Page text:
Tony Allen, Savannah native and front man for the punk rock band Dead Stays Alive, comes with all the accoutrements of a rock star: blue hair, studded and outrageous jewelry, tats, an entourage, and a killer voice that shakes whatever space, no matter the size, in which he wields a microphone. However, Google his name and more photos of Lindsay Lohan pop up than mention of his music, which, despite not being Jack Johnson catchy, has a decent fan base and, more importantly, is constantly evolving and improving. Unfortunately for Allen, a fleeting connection he made with the megastar years ago continues to dominate his reputation, which ultimately might hinder potential followers from paying attention to what he cares about most—the message behind his music. After all, the natural-born writer has a lot in the works, and much of his future revolves around the Savannah music scene. Currently, he’s in between tours and is enjoying the success of a newly released single. He’s also started looking back at his Southern roots, dabbling with country music by collaborating with other local talent. In short, he’s got a lot to share and a few rumors to dispel. Recently he met with South to set the record straight.
SM: You grew up here. How has a Southern upbringing helped you?
TA: You know, I’ve really appreciated a Georgia upbringing because in all parts of the world and country, they may not have appreciated me, they may not have appreciated the message of the music, they may not have appreciated my reputation, but they’ve all appreciated the good manners I learned as a Southern boy. My mama raised me all right, and that transfers very well. Everybody likes that.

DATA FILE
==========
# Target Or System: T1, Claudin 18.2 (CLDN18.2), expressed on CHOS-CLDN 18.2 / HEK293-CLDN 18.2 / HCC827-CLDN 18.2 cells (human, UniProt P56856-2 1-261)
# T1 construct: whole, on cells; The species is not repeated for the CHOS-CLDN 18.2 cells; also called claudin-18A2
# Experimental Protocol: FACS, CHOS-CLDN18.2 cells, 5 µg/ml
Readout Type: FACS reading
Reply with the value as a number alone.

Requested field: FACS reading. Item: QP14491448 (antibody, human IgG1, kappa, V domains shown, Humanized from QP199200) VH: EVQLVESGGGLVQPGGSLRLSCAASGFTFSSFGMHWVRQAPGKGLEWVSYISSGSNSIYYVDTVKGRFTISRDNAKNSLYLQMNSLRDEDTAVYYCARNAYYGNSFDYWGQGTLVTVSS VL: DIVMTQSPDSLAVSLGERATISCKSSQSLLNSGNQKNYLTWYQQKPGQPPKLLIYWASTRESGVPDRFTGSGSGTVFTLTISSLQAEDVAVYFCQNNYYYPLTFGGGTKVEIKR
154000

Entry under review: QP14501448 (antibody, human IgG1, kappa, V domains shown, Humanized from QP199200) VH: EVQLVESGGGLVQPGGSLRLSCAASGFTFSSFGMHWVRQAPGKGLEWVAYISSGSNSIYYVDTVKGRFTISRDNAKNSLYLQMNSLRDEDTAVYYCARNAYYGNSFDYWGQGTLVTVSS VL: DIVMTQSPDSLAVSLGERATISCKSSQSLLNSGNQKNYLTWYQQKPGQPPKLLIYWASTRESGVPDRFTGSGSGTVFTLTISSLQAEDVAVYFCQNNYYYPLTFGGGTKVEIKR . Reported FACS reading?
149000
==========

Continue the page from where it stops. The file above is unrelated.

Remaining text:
SM: Your stint in rehab, where you infamously met Lindsay Lohan and battled addiction, made national news for quite a few months, if not years. Was it hard to have your personal problems broadcasted?
TA: It was a double-edged sword. It was horrifying and embarrassing. I went from walking in the park to running in the lion’s den. In hindsight, it was probably the best thing that ever happened to me because it made me realize you can’t hide behind [anything]. All of my [stuff] out there. This is what I did. What are you going to say about me? It helped me realize how sideways life can go. I saw it firsthand just explode. And it took a long time to get over that personally, professionally.
SM: What was the real deal with Lindsay?
TA: We dated for a while. I didn’t ever admit that at the time because I was going through a divorce, but it’s very much in the open now. It was jaw-dropping because our band was just starting to break and then suddenly there is this whole other level of celebrity. It freaked me out that people would jump out of bushes and follow you in cars. I was bewildered. How do you live in this bubble? How does that go on? They chased me all over Atlanta one time.
SM: What did that do to your life, personally and professionally?
TA: I’ll tell you what it did. I had so many offers, for lots of money, to sell stories, to sell pictures, and I sat back, and Scott [Michael] and I talked; and if you look back in history, you’ll see I did two interviews, period. I said, “You’ve got to knock this off. You’re not getting anything out of me.” I literally had seven figures thrown at me, and I said, “You know what, I will never be taken seriously as a musician if I’m Lindsay Lohan’s flavor of the day, or three months, or whatever.” So we had to sit on a lot of music—for a year—to separate me from that.
Images by Andy Silvers | Hair by Nick Gorlesky